The shift in turbo engines differs from one to another, whether it's gasoline or diesel, but each engine transmits to the driver the moment the turbocharger speaks and puts pressure on the intake.

It doesn't hurt to run the engine even in normal city use, until the next gear changes, because the oil will circulate faster through the system and will cool the turbine, and the deposits caused by the soot from burning diesel will decrease.

Start & Stop system

Most modern cars benefit from this system designed to contribute to low consumption. But the manufacturers seem to have omitted the aspect of protecting the turbine, or maybe that's what they want so that drivers can return to service as soon as possible? Let's say you force the car and drive the engine aggressively.

The S&S system does not know that the turbine is hot and when you stop at the traffic light it will automatically stop the engine. At this point, the turbine remains without cooling because the oil no longer circulates through the system.

And this can lead to turbine failure over time, as excessive heat can deform the center shaft of the turbocharger. Therefore, if we know that we are driving more aggressively, it is recommended to deactivate the S&S system and to start it only when we drive quietly.

Going on the long road

A turbo car behaves the same as an engine with an aspirated highway engine. The only difference is when we drive on the highway at 140 km / h constantly, with the autopilot, then we turn right and stop at the gas station.

If we drive longer at high speeds, above 2500–3000 rpm, the turbine is extremely hot, at normal temperatures for it, but very high, and if we suddenly stop the engine we will face the same problem mentioned above. I mean, we cut off the cooling.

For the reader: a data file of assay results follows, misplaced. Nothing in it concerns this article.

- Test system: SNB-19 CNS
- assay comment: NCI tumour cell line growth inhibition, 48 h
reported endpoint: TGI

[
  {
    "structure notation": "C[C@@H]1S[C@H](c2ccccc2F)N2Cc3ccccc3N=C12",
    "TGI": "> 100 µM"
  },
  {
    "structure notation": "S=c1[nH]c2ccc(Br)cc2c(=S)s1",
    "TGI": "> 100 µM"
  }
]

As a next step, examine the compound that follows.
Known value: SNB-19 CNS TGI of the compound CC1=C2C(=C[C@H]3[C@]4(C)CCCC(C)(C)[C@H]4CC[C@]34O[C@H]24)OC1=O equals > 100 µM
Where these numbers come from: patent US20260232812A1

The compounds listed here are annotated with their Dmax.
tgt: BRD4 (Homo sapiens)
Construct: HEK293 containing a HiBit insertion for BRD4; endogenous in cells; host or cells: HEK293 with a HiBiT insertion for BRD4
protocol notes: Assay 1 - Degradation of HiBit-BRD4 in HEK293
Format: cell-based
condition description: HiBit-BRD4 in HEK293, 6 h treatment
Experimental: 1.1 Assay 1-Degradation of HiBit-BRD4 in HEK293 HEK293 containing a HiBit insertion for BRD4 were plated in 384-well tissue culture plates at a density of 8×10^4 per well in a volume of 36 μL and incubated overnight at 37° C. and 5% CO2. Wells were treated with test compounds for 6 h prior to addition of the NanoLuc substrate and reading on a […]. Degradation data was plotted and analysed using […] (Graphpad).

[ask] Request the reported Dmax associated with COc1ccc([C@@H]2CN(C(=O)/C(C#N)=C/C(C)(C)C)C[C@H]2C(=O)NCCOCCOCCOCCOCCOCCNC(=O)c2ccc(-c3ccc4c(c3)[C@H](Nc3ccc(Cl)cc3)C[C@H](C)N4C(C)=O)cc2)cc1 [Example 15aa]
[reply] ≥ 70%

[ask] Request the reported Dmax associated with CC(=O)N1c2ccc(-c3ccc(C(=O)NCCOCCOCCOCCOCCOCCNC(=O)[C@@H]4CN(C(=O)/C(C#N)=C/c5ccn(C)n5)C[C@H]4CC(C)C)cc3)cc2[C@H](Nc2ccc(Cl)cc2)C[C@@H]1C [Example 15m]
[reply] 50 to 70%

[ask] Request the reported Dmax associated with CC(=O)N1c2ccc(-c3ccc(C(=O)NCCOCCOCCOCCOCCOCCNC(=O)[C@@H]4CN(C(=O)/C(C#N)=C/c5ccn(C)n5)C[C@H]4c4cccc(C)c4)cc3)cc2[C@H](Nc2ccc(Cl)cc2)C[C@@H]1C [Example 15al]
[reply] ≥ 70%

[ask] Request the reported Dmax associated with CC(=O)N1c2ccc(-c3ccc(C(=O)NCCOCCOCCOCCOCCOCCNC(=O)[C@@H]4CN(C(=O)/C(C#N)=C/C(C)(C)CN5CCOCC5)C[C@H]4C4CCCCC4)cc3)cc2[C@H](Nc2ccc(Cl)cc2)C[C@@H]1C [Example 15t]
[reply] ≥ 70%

Therefore, it is advisable to either let the engine idle while refueling and using the toilet, or wait a few minutes and then stop the engine, thus protecting the turbo system.

Stopping the engine

If we have to spare the engine at start-up and not run it excessively for the first few minutes, we don't have to do anything to stop it. This, if we stop from a normal operation, at low speed, in which the turbine was not put to heavy work at all.

I mean, as long as we didn't run the car, we stop, take the key out of the ignition and see each other. If we want to stop after a race a little harder, it is ideal to wait a few tens of seconds, not minutes, until the engine makes the oil circulate a little and cools the turbine.

But maybe we increased the speed because we were in a hurry, so it is not justified to wait on the spot … So, only if we force the engine more seriously, it is better to wait 30 seconds - 1 minute.

When we buy a turbo car, no one tells us how to deal with it. And if we are normal drivers, driving within the legal limits, we should not behave differently with the turbo engine.

fact or fiction

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John Rudd